Latest Wireless routers Asus RT-N66U Dual Band Wireless-N900 Gigabit Router
It provides 2.4GHz- and 5GHz-band Wi-Fi concurrently, allowing each user to choose the best connection for them. It’s worth noting that the RT-N66U is a Cable router, meaning you’ll need to use a separate cable or fibre modem to get an internet connection.The Asus RT-N66U is a dual-band Wi-Fi router with four Gigabit Ethernet ports and two USB ports that let you share attached USB drives and printers across your network.
This router is limited to only up to 450Mbit/s according to Asus. This might only be a limitation if you have particularly fast internet or need to transfer data across your network, such as streaming HD or 4K content from a NAS.As the router is a few years old, it also only supports up to 802.11n, rather than the newer 802.11ac, which allows for much faster throughput speeds.
You can even choose different methods of connecting to the internet, such as with a 3G modem, should your main connection fail.We had no problems setting up the RT-N66U and were quickly able to surf the web and connect to our other computers. The RT-N66U’s web interface is as dark as the unit itself, but it’s pretty well organised, although it will take some time before you’re familiar with the locations of all the options.
Aside from its three external antennae, it’s a relatively inobtrusive-looking router. The chequered pattern on the top is attractive and it’s nice and low-profile. You can either lie it flat or prop it upright with its stand.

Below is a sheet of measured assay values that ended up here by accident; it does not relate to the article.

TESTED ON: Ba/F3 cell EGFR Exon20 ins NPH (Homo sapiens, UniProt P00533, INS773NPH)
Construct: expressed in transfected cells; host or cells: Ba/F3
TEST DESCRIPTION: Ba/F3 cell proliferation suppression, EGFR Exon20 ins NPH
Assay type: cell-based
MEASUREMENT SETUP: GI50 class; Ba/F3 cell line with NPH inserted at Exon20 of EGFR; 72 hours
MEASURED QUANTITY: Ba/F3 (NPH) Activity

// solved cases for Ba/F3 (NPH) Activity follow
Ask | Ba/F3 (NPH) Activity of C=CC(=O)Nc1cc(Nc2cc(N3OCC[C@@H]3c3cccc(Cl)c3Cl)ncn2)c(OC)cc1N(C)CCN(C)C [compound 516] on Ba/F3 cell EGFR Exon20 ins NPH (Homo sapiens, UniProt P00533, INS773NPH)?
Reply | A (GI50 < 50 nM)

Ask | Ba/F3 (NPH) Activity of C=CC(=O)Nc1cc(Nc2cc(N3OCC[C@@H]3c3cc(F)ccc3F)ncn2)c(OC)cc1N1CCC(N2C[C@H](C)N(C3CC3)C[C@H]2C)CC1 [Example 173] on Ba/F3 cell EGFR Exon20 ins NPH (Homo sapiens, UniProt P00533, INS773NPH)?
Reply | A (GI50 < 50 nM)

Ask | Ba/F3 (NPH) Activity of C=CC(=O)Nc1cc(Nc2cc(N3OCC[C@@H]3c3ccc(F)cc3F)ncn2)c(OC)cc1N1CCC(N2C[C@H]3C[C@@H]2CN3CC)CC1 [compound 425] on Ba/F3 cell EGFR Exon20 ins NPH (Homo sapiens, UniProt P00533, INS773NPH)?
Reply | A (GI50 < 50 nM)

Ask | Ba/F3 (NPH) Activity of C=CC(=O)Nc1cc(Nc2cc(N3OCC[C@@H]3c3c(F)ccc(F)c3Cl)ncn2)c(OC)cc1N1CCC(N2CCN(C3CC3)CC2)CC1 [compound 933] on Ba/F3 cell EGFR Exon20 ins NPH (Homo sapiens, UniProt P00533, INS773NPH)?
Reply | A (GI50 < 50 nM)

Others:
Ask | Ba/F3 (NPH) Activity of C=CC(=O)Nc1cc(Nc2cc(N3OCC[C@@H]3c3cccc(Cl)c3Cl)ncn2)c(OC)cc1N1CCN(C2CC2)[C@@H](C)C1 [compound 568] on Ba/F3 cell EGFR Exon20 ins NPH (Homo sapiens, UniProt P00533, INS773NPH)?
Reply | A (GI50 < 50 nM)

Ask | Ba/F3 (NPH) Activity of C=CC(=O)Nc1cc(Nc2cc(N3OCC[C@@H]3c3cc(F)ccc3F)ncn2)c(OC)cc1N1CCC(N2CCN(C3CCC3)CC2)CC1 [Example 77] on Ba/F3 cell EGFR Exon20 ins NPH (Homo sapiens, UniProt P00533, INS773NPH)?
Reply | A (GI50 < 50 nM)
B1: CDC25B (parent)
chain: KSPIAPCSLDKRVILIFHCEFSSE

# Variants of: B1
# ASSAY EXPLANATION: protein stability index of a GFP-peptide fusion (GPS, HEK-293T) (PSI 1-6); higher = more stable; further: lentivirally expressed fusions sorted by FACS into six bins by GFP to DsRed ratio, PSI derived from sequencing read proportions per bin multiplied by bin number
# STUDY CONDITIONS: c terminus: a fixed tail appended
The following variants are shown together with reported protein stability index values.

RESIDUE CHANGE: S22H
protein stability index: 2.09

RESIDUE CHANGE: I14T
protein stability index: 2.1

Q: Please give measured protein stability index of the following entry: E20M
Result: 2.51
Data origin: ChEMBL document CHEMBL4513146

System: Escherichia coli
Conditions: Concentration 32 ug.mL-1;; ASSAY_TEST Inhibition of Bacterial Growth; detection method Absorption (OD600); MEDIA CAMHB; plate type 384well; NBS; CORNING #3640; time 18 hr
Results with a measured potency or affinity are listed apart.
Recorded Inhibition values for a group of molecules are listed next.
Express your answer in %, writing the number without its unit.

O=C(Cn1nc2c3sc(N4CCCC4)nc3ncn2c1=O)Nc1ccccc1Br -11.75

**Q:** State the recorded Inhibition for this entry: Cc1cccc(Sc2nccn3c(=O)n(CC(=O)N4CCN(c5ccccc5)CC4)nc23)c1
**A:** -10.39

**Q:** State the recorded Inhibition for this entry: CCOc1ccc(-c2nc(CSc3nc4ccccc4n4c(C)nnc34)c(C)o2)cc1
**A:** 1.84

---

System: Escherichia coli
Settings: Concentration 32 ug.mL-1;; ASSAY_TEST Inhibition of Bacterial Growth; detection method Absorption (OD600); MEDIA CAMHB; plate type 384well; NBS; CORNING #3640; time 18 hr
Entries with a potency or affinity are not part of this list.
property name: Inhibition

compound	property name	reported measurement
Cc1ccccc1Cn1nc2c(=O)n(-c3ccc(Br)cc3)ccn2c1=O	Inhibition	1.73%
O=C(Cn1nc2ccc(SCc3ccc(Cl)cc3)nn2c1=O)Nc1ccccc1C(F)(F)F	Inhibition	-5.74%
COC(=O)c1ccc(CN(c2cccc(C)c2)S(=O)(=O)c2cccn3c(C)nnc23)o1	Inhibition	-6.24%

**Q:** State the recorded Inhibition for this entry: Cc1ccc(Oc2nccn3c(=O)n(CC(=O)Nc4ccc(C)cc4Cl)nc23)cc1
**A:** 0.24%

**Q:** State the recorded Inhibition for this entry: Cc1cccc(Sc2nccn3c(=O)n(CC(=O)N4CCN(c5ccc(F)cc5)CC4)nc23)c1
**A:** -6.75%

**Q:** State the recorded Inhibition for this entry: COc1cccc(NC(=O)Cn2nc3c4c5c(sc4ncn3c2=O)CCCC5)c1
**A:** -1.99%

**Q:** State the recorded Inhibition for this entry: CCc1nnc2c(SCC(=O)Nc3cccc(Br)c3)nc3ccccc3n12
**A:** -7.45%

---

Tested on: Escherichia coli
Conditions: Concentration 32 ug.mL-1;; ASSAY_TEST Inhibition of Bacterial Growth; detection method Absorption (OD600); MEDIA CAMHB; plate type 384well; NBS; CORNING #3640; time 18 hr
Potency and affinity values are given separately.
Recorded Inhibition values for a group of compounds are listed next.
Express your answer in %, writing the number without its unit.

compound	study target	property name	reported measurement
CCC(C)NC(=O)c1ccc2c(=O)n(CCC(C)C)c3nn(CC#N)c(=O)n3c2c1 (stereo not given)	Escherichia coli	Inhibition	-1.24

To test its Wi-Fi performance, we connected to it using the 2.4GHz band and our laptop’s built-in Wi-Fi adaptor. We achieved data transfer speeds of 42Mbit/s at one metre, 42.6Mbit/s at 10 metres and 20.7Mbit/s at 25 metres. These are similar scores to those achieved by the TP-Link WDR4300 Dual Band Wireless Router and are decent speeds. When we used the 2.4GHz band with the Asus USB-N53 Wi-Fi adaptor (￡24, www.cclonline.com) we achieved scores of 69.9Mbit/s at one metre, 68.1Mbit/s at 10 metres and 22.4Mbit/s at 25 metres.
When we used the less-congested 5GHz band with our laptop’s built-in Wi-Fi adaptor we achieved data transfer speeds of 93.2Mbit/s at one metre, 83.9Mbit/s at 10 metres and 10.3Mbit/s at 25 metres. The 25-metre speed is disappointing, especially in comparison to the TL-WDR4300’s 35.5Mbit/s speed under the same conditions, but the former speeds are still quick.
When we used the 5GHz band and the Asus USB-N53 we achieved data transfer rates of 118.4Mbit/s at one metre, 114.8Mbit/s at 10 metres and 41.9Mbit/s at 25 metres. These are great speeds, especially the 25-metre speed, especially if you want to stream high-definition media from your NAS or another PC.
You can print to a USB printer using the included EZ Printer utility or networking it in Windows using the LPR protocol. The web interface includes a link to instructions that guide you through setting up the latter connection. We had no problems using either method to print to our Brother HL-5450DN laser printer.
The RT-N66U also has a Built-in media server from which you can stream videos and music from attached USB devices.
The Asus RT-N66U is a reasonable router but it’s showing its age. Nowadays, there are far better options available, including the TP-Link Archer C9, which is our Best Buy award winning cable router. It has significantly faster throughput speeds through 802.11ac and excellent wireless range and is available for around the same price as the Asus RT-N66U, making it a no-brainer.